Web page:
Behind the Headlines – June 7, 2019

Behind the Headlines – June 7, 2019


– (female announcer)
Production funding for Behind the Headlines is made possible in part by: the WKNO Production Fund, the WKNO Endowment Fund, and by viewers like you,
thank you. – Who’s in charge of
the Memphis Aquifer? Tonight, on Behind
the Headlines. [dramatic orchestral music] – I’m Eric Barnes with
The Daily Memphian. Thanks for joining us. I’m joined tonight by Ward Archer, founder
of Protect Our Aquifer. Thanks for being here. – You’re welcome. – Brian Waldron is a professor
the University of Memphis who’s in charge of CAESER
which we’ll talk more about but which studies the aquifer
and affects and so on to it. Scott Banbury is with
the Tennessee chapter of the Sierra Club. Thank you for being here. – Thank you. – And Bill Dries is reporter
with The Daily Memphian. So, we will start with
that very question I asked at the top and I’ll start with Brian. You’re the scientist
and the researcher here. You’ve been on the show
before and I appreciate you coming back. CAESER, which we’ll spell
out that acronym in a second, but, y’all study the
aquifer, what it is. Let’s talk about who
is in charge of that and the scale of the
aquifer is something that I think people
don’t always understand and we’ll put a
map up in a minute that kind of shows
the topography and shows how deep it is
and it crosses borders. People sometimes,
I think, naively think it’s a big well
right beneath downtown or right beneath Midtown
or something like that. So, what is the aquifer
and who is in charge of it? – The aquifer underlies
portions of eight states. So, it is a very large
regional aquifer system. And, it’s not an
underground lake, it’s not an underground river. It’s comprised of sand
like you would see at the Gulf of Mexico and the water fills the voids
in between the sand space. So, that’s the construct of it. As to who owns it, it’s
a very good question because it underlies
eight states, portion of eight states, it’s used by each one of
different municipalities or agriculture industry
in each of those states. So, that is kind of
the question at hand is how do we look
at this aquifer as a shared multi-state,
interstate resource? – And, Ward, you founded
Protect Our Aquifer in the last couple of years when the coal ash ponds
at the Allen Power Plant, so the TVA was
going to mothball, or did ultimately mothball
the coal fire power plant moving to a gas fire power plant and is now part of what
powers Memphis via TVA. Protect Our Aquifer
was founded why? – We were founded in 2016 essentially to help
improve the standing of the Sierra Club in
the contest with TVA which was gonna wind
up in federal court which it did. The Sierra Club is a
national organization and we formed up a local
group of ten people who were comfortable
being on a law suit and we raised a little
money and we helped out. Ultimately, the case was
dismissed from court. But we got lucky with science. TVA had to admit that
the contamination under the coal ash pond was
far worse than they thought and could be moving and it ultimately led
to TDEC asking TVA to do a pump test which
Dr. Waldron was involved in, which proved there
was connectivity between the upper and
the lower aquifer, which meant if
they ran the pumps, they were going to
contaminate the aquifer. – And we’ll bring up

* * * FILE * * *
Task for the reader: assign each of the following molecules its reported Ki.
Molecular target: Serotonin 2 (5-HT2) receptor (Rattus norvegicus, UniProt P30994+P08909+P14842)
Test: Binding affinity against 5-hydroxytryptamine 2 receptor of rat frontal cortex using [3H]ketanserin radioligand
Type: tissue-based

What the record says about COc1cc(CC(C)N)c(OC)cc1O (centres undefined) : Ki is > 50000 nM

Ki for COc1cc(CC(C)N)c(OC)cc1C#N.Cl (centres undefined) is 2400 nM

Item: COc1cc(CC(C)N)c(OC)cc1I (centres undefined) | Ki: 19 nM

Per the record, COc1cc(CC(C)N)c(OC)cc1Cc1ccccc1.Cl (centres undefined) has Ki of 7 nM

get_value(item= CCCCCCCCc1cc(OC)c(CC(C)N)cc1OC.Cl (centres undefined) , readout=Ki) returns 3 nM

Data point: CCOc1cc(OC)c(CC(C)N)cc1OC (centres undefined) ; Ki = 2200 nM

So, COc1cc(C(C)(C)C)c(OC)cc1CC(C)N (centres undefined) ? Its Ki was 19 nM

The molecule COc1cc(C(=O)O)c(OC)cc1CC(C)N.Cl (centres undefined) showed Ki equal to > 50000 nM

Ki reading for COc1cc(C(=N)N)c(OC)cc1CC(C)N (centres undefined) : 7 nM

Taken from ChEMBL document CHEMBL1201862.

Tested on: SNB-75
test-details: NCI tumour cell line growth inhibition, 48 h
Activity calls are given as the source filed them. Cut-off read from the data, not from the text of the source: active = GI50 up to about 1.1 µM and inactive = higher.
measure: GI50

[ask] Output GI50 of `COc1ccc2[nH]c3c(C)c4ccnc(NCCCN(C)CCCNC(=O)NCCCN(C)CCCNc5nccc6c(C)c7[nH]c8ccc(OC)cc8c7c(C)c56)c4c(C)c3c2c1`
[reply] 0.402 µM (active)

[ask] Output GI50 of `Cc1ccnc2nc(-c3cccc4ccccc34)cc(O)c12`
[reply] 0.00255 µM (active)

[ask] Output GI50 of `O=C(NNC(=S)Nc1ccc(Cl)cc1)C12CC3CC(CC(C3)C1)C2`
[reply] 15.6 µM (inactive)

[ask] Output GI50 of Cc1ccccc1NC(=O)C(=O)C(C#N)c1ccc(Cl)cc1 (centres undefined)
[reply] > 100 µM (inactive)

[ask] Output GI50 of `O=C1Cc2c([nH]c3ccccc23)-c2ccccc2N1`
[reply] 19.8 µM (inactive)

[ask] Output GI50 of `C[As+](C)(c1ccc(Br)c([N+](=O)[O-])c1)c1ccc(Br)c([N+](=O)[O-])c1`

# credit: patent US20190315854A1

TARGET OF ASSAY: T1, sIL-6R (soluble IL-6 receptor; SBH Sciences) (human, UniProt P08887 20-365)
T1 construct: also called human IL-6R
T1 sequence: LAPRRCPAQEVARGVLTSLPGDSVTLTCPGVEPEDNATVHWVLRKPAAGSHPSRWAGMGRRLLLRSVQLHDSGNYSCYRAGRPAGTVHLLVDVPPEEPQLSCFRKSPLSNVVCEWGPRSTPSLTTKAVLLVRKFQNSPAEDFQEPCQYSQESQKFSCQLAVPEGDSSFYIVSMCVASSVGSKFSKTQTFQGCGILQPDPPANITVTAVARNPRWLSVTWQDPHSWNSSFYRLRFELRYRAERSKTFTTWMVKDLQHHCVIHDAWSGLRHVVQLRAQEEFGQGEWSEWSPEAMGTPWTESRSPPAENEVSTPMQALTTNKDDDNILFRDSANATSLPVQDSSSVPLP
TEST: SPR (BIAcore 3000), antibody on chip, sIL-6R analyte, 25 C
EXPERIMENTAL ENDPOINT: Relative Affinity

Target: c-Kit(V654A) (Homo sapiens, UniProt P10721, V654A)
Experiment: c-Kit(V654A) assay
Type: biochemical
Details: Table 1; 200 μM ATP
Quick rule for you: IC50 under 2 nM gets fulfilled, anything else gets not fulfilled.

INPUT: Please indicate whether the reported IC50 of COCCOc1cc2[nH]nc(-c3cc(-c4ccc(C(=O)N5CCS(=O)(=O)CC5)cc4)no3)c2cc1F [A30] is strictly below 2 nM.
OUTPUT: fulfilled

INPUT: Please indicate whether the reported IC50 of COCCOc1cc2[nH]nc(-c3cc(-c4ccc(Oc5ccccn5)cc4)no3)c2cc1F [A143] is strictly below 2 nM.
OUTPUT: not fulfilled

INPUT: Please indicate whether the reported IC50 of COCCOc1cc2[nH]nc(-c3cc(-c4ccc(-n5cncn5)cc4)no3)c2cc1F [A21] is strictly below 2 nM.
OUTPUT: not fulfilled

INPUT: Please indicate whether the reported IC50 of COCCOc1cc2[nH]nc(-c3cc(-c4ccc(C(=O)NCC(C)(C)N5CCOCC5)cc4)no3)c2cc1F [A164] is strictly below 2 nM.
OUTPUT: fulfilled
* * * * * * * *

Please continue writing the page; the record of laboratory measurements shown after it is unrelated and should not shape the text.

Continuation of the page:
a photo that shows part of the coal ash ponds
and it shows the new plant on the left, and the
old plant on the right. And that is just one or
two of the coal ash ponds. is that correct? It’s not the whole… – Right, what we’re
looking at there is the foreground is
the east coal ash pond which is the one that
was most recently active. There’s a west pond, on the
other side, which you don’t see which is not in service,
but it’s also included in the proposed clean up. – I’ll get you in here. Scott, coal ash is what? It’s the tailings or
it’s the by-product of burning the coal and and– – Combustion residuals. After you’ve burned the coal,
you’ve got ash left over. And, in more recent years, when we’ve been cleaning
up the pollution that used to go through
the smoke stacks, it is increasingly toxic because the things that we
want to keep out of the air are not scrubbed
out of the stacks and are part of that ash. So, it’s got lots
of arsenic in it. It’s got mercury in it, lead. Lead and arsenic and fluoride are the things that have
been detected leaking. Constituents of major concern leaking out of those ponds now. You mentioned the west
pond is on the other side of the coal plant that
we saw in the picture. It was closed and
covered with dirt some years ago. And, I think TVA just
planned on always just leaving it there. They’re now actually looking at removing it as well. There’s an environmental
impact statement being produced right now to support
TVA’s decision to remove all of the ash,
reinter it elsewhere. We don’t know where
that’ll be yet. It’ll likely be the
South Shelby landfill, and issues there because
we’re going to have a lot of trucks
rolling through town carrying this ash and in some communities,
that’s caused health problems or concerns for folks from
the fugative dust problems. The other thing that
we’re looking at right now is in preparation
for moving that ash, they’re gonna be
dewatering the pond. We just– – What is dewatering? – So, they’ve got to take all
the water out of that ash, I mean the surface water. But then there’s also, like, the space between the sands that Dr. Waldron was
just talking about. There’s pore waters, so there’s water between
the particles of ash. They need to get
all that water out. They’re intending to do that under an expired permit that
belonged to the coal plant. And there has been no
public notice on that and we’re looking at what the
effects of that dewatering is. Their plan seems to
indicate they’ll be pumping 10 million gallons a day into a small channel that
leads to the Mississippi River and anticipating that that
10 million gallons each day is going to contain as much